Friday, 22 August 2014


The last long weekend my dive buddy and I had the pleasure of joining in on the Tobermory charter with our other Ajax Scuba Club members.

I have never seen waters so clean and clear, or expected to see fresh water in Ontario look so blue.  Just stunning.  The other thing that divers will be stunned at?  The water temperature.
Warmest temperature recorded on my computer; 55°F, 12.7°C , coldest?  A mind numbing, reg freezing, icicles on my fingers; 42°F, 5.5°C

San Jacinto
Depth 80F, 24.5M.

She’s quite a way out off of Yeo Island, and was not discovered to 1989.  She was wrecked – with no lives lost on June 20, 1881.  

This large wooden schooner is split wide open but still has many artifacts intact.  

We were able to clearly identify massive dead-eye rigging some intact and some just left off the bow resting on the lake bed with part of the railing.  One of our divers (Derrick) who ventured the entire length of the ship recorded a temperature of 38°F/3°C. 

City of Cleveland

Depth 40F, 12.2M
The City of Cleveland is a ‘easy dive’.  Great light pouring in from the sun the wreck can be seen from the surface and lies in less than 40F/12M of water.  She’s a twin-decked, four-masted, wooden steamer.  

Completely broken up.  Great photo opt for divers have to be the two large boilers or the rudder and massive propeller.  She sank on September 15, 1901 in a snow storm when she ran aground.  No lives were lost

.DAY 2
The Niagara II
Depth 48 to 89F, 14 to 27

As the Captain warned us, this is the coldest water diving (next to ice diving) that you will ever do…
The Niagara II was scuttled on May 15, 1999, for the express purpose of creating a new dive site.  It is not recommended for penetration unless you are trained for wrecks, have the proper equipment and have planned and prepared.  Even then our Captain warned against it due to the heavy slit that now fills every room.  This 180F long freighter and sand dredge has ‘many’ new sites on it – you will find a bicycle, and a sea-doo.  This ship is intact and upright, but it’s very important to keep an eye on your air, and your depth.  Even with full sun, the site is a bit gloomy due to its location next to a rock wall.  The Captain also warned of these dive hazards; free flow, and cold temperatures.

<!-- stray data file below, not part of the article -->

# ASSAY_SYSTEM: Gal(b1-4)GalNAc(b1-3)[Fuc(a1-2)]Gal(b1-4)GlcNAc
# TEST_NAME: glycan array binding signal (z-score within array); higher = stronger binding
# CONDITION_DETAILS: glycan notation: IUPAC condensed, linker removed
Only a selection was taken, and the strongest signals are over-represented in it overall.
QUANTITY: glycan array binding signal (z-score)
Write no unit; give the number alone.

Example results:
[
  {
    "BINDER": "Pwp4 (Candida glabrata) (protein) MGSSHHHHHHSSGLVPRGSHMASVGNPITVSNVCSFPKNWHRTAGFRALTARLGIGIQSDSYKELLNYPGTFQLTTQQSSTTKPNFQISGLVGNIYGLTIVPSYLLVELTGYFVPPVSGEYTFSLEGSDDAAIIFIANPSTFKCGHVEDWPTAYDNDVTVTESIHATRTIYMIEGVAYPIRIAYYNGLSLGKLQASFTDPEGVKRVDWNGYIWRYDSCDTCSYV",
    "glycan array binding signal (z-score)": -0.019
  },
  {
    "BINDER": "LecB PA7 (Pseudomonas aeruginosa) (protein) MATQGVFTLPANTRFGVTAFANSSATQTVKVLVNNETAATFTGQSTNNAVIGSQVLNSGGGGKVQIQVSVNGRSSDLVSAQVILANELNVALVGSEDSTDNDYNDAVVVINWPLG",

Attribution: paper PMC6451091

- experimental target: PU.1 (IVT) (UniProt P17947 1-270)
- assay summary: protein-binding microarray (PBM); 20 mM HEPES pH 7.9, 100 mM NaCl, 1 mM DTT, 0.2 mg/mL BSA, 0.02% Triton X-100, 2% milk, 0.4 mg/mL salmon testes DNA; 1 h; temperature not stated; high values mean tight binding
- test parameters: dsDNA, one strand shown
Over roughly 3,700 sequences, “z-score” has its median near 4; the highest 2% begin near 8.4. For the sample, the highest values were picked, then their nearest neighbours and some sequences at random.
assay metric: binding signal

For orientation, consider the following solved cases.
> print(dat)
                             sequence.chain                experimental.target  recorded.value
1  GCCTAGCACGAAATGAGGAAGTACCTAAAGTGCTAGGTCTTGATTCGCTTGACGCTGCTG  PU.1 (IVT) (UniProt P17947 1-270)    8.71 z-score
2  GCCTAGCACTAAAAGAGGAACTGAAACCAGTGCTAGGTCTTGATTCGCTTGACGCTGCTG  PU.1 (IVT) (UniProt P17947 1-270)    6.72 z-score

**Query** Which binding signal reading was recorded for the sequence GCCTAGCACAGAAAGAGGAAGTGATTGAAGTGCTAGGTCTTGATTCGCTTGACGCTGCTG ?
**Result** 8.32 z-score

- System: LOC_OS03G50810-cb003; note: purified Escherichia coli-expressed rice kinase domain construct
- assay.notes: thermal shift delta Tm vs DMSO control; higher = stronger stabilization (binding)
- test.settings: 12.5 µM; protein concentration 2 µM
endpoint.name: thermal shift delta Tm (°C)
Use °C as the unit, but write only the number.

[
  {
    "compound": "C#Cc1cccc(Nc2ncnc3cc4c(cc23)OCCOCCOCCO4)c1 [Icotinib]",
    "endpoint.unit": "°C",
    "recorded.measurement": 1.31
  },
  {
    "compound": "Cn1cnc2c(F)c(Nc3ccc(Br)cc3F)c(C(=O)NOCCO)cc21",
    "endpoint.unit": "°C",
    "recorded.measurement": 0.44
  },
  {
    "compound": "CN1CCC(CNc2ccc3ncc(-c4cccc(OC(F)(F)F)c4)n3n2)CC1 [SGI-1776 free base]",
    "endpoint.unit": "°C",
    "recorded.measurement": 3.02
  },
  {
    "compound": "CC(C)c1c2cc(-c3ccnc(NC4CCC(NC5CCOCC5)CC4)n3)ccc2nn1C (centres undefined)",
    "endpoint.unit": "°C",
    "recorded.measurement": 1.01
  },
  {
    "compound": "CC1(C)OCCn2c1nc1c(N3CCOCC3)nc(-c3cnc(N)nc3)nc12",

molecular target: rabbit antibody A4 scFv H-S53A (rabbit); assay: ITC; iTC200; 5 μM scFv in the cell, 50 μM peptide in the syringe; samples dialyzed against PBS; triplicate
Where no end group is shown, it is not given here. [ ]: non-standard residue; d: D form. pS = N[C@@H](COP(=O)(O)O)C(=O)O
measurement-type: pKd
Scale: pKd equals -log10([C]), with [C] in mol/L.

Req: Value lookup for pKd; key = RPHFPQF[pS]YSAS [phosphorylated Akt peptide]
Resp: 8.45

The Caves / Grotto
Depth 70F, 21M to surface
Parked off the cost of what the Captain calls Bikini bay we are met with people launching themselves off the cliffs.  
Captain explains the dive plan.  Drop below the boat – the sand is at 70F/21M you don’t have to go all the way down, watch your computer and stay around 40F/12M, if you kick hard, in 25 strong fin kicks you will start to see the formations of the island.  Follow it up and in-between two large boulders you will see and opening.  Swim in and up 15F/4.5M and you will surface into a cave.  This cave will have lots of screaming children, and members of the public asking you where you came from and how you can breathe underwater. (The jokes continue from the Captain here) 
Most important things to remember; once you start the assent to the cave opening, get in as fast as possible.  There are cliff jumpers and we don’t want an accident.  
On your way back to the boat, watch your depth, two boat lengths away and there is a 500F drop off, if you get below 79F/21M, surface slowly, completing your safety stop and look for the boat.